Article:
NewSoftSerial 9: Direct Port I/O

The latest version of NewSoftSerial is available. This new release employs direct port I/O and is tuned for the best-ever performance at both 8 and 16 MHz on Arduino 0015.

You can read about it here.

I'm curious about what interests people for future NewSoftSerial releases. What are you most interested in?

  • Arduino Mega support
  • Signal inversion option
  • RTS/CTS flow control option
  • Configurability, i.e. E,7, 1 style parity, data and stopbit configuration.

Mikal

Arduino Mega support With four hardware serial ports why bother unless it's a trivial change/addition. Signal inversion option Sure, why not, shouldn't be hard to implement RTS/CTS flow control option This would be cool and useful for RS-485/422 interfaces where you need a output control to turn the driver/receiver chip around.Configurability, i.e. E,7, 1 style parity, data and stopbit configuration. Would make it a more complete libary.

Thanks for your contiuned work and development on this libary.

Lefty

Compiles on Linux with avr-gcc 4.3.3 as well :-)

Most interested in serial receive software interrupts. Wait for either a certain number of characters, a specific byte or sequence of bytes, or a certain amount of delay after a character. This would make it very easy to speak many protocols such as MODBUS. It would useful for any packetized serial communcation, really. And it would eliminate the need to continually poll the buffer to see if anything has been received yet.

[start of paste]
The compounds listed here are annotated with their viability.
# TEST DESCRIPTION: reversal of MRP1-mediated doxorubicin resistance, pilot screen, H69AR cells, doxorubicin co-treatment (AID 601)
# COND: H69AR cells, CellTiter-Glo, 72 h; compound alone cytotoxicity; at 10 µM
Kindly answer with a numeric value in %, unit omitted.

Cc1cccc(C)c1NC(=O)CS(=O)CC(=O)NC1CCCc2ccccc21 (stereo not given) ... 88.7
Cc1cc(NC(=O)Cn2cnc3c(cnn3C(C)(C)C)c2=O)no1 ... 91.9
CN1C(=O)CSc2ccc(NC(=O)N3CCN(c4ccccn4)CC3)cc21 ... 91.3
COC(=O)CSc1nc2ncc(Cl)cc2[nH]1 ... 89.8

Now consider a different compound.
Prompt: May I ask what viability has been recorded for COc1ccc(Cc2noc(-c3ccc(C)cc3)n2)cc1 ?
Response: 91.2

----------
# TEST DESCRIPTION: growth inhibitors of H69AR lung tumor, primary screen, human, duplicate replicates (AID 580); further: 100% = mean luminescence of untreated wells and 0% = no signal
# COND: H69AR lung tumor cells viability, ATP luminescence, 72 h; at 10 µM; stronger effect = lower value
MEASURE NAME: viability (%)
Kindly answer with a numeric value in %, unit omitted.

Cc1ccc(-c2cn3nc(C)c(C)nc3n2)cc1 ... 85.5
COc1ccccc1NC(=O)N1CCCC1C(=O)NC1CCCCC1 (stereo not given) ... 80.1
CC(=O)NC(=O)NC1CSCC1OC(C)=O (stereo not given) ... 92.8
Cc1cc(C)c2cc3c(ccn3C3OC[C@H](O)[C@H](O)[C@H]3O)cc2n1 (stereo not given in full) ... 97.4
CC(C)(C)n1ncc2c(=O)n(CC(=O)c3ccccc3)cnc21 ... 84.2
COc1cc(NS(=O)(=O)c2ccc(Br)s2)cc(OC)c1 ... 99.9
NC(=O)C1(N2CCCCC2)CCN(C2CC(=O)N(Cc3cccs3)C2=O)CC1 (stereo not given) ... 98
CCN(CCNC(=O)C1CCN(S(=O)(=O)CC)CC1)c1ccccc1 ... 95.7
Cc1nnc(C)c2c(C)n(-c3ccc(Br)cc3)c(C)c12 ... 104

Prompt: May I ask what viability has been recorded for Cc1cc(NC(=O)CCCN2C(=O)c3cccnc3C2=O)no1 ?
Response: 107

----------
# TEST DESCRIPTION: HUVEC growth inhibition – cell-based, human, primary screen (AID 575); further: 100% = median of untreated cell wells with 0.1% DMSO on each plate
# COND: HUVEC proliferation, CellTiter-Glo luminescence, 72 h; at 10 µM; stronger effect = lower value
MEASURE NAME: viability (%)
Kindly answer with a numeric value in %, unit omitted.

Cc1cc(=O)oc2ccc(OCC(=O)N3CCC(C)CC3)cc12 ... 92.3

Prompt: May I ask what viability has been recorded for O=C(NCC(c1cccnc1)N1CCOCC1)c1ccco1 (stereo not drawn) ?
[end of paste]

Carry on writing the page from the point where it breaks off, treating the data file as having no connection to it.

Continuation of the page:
macegr--

The facility you describe is an interesting one, and one that I would benefit from with my own TinyGPS library. NewSoftSerial and TinyGPS work pretty well together now, but the user still has to regularly poll the serial port and then send whatever characters show up to the TinyGPS object for processing. I've sometimes thought that it would be cool to be able to hook the two objects directly together, telling NewSoftSerial, in effect, look, when a byte arrives, don't stuff it in the RX buffer. Instead, just automatically send it (or several) to a "byte consumer" for processing.

The problem is that this opens up the potential for having interrupt handlers that are so long that the system mysteriously fails. Software serial RX interrupts are already very long by most standards. It certainly wouldn't be hard to implement a facility like the one you describe, but I fear the support issues that arose would be insurmountable. Or perhaps you have a vision that I don't see?

Mikal

I don't have a solution for the problem of overly-long interrupt handlers, but I wanted to suggest basing any such API on the Processing Serial library: http://processing.org/reference/libraries/serial/index.html